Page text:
Sunday, February 10, 2013

Rob From Rich, Give To Poor?

Laurie raised some good points, how much does an American citizen deserve to own or earn?  Who should decide?  How much personal property should be removed from their wallet and redistributed to the masses?
"Does anyone really deserve an an annual income of $30 million? I think half of that should be shared for the benefit of society and those much less fortunate." Laurie
"I don't agree completely with this writer as choices, including working hard do matter. I just don't see how one accepts that the super rich are 500 times smarter and harder working than someone like me." Laurie
Now Laurie is a Progressive, and thus a big fan of Robinhood and a very progressive tax system which is "fair".  However there are a whole bunch of Conservatives like me who are against a very Progressive tax system, and prefer a flat tax system because it is "fair".

I am curious why there are so many of us that are against the very progressive system that Laurie thinks is fair. I mean if:
"As of 2011, the average household income of the top 10 percent of households in the United States was $164,647. For the bottom 90 percent, it was $31,244. The top 1 percent averaged $3,238,386, and the top 0.1 percent $27,342,212. The wealthiest 1 percent of households in the United States possessed 32.7 percent of the wealth, while the bottom 50 percent held between 1 and 2 percent."  Laurie
Why are we resistant to raising the taxes on the 1%?  Is it fear that some day we would have to pay the bill, a sense of fairness, fear that taxing these people would damage the USA or other?

Thoughts?

17 comments:

Anonymous said...

how much does an American citizen deserve to own or earn? Who should decide?

Interesting questions, but compensation has never been decided that way. A teacher makes less than a major league shortstop, not because he or she is less deserving, but because of various economic considerations. Lots of people earn big salaries who are actively destructive. I read every couple of days or so, of executives who are paid large sums in the form of golden parachutes to literally go away.

--Hiram

Anonymous said...

Income disparity is an economic problem, or at least that's why I am concerned about it. And more specifically, the problem is that too many people don't make enough money. Wages are stagnant. 47 percent of the American people don't even make enough to pay federal income taxes. And that fact is messing up the economy as a whole.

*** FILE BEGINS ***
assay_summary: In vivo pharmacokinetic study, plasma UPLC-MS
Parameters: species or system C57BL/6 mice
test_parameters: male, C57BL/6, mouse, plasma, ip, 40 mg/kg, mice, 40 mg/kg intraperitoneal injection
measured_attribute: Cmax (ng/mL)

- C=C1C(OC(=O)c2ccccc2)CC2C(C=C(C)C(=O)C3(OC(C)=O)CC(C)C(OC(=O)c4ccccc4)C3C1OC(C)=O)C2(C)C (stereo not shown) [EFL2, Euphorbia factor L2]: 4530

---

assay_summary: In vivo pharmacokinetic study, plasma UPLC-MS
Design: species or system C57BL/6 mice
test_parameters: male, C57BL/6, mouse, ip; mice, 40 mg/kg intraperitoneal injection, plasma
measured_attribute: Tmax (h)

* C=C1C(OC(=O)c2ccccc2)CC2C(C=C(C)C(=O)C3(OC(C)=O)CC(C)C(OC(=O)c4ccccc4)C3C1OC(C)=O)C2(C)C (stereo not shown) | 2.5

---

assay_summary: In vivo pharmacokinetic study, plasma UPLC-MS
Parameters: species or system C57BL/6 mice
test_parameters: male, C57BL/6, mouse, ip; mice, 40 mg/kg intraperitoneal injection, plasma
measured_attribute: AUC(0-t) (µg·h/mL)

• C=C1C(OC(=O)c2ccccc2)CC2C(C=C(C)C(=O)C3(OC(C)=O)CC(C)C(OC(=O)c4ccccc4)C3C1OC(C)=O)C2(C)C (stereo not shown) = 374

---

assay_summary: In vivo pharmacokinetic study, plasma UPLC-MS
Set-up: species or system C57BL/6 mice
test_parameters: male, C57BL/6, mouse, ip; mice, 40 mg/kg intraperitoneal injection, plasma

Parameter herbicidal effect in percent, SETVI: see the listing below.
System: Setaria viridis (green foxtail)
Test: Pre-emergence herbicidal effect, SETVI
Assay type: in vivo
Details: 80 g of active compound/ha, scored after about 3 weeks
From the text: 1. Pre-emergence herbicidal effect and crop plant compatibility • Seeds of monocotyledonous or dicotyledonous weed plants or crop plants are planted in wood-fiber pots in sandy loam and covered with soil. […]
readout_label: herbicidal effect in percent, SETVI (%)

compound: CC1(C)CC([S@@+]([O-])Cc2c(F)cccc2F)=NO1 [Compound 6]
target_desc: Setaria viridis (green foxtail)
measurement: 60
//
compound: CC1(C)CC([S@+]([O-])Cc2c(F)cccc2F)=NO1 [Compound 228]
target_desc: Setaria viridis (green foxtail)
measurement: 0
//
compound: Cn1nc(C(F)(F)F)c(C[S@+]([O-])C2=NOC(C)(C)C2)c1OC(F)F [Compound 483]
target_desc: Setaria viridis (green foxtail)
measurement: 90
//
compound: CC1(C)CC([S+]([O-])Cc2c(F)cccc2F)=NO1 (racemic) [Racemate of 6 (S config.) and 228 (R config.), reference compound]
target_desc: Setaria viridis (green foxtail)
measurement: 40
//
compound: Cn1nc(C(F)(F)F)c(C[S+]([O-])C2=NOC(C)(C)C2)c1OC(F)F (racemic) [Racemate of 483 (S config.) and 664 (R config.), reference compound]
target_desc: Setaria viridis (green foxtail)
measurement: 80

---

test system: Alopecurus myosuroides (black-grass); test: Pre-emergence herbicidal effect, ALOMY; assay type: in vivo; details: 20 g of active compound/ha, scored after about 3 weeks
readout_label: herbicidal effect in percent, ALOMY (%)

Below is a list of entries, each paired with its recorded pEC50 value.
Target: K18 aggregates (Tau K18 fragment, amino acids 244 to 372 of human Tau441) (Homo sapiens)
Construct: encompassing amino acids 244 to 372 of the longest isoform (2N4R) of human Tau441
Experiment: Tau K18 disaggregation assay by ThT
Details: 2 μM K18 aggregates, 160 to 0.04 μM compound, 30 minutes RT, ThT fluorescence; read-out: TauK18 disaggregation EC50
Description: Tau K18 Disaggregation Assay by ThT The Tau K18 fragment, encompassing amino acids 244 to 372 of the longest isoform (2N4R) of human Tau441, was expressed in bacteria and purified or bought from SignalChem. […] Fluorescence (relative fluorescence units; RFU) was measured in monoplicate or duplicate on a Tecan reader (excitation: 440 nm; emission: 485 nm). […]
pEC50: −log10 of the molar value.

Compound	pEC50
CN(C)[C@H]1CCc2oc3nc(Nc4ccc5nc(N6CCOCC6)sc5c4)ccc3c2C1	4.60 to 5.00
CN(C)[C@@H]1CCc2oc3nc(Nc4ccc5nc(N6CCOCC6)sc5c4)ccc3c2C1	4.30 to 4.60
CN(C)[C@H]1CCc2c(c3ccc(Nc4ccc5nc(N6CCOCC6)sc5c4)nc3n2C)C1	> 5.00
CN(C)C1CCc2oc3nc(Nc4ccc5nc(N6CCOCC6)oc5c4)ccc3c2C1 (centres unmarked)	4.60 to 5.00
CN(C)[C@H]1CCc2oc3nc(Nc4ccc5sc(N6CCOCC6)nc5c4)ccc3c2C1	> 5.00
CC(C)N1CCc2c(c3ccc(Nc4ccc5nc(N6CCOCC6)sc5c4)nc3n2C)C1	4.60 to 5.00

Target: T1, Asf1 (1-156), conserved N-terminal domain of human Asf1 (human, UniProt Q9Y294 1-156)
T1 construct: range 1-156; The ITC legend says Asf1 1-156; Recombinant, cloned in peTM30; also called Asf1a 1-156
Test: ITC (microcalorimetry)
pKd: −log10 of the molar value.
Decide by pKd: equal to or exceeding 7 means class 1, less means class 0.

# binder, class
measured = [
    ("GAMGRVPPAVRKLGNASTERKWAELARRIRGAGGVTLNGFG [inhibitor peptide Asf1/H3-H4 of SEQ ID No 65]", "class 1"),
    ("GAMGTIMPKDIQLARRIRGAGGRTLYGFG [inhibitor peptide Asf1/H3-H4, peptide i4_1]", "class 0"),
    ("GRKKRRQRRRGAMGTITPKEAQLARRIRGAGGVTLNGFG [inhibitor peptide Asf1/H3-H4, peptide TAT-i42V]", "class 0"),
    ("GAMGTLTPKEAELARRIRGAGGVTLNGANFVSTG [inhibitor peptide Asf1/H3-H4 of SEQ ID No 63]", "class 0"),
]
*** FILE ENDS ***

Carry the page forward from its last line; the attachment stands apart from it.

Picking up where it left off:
--Hiram

Anonymous said...

I saw a chart a while back showing the "barriers" to more income from the poor. First of all, there is the barrier that some jobs are not worth the minimum wage. The second barrier is extended unemployment, which pays better than some jobs a person would take otherwise, and the third, fourth and fifth are various steps in the welfare system by which a person looking for work might need as much as $60,000/year to profit from actually taking a job. Add to that the way the government schools disadvantage progressive generations of students by not educating them, and you have a near-toxic mix of disincentives that keep many from moving up the economic ladder.

Even at that, this "income disparity" thing is a figment of the politician's fertil[izer] imagination. Studies have found that, over 20 years (I think), someone in the lowest 20% of income is as likely to move into the top 20% as to remain in the bottom. Thank heavens it's not always the same people. You sure can't thank government. Remember, government cannot create wealth. They can only redistribute it or destroy it.

J. Ewing

Anonymous said...

There are indeed lots of reasons not to pay people more. My boss never seems to suffer from a shortage of them whenever I ask for a raise. My point isn't that there aren't reasons why people are paid what they are, why a shortstop gets paid more than a teacher. Rather it's that stagnant wages across the economy are damaging. Basically, we are focused on making the pieces of the pie bigger, rather than the pie bigger.

Of all the economic entities out there, which can create, redistribute and destroy wealth, why is government the exception? And the exception in only one respect, it seems, the capability to destroy wealth. And does this even make sense? What's accumulated property value of a town with a public school as opposed to a town without one? What's the value of a drug patent that's protected by the government as opposed to one that isn't? Clearly, like most other economic entities, government is perfectly capable of creating, redistributing and/or destroying wealth.

--Hiram

John said...

Yet Progressives keep saying that "Short Stop" should pay hundreds of thousands of dollars in taxes, where as they ask that Teacher to pay only ~$10,000. Even though they both use the same schools, roads, services, etc.

It seems they have been and want to continue reducing the amount people can earn. (ie take home income)

Regarding gov't and wealth, I guess I see how a gov't can enable wealth creation. However I don't see it actually "creating" wealth. Though I can see how it can destroy wealth by taking money from individuals who are striving to create wealth with their assets and giving it to people that squander it.

Anonymous said...

Yet Progressives keep saying that "Short Stop" should pay hundreds of thousands of dollars in taxes, where as they ask that Teacher to pay only ~$10,000.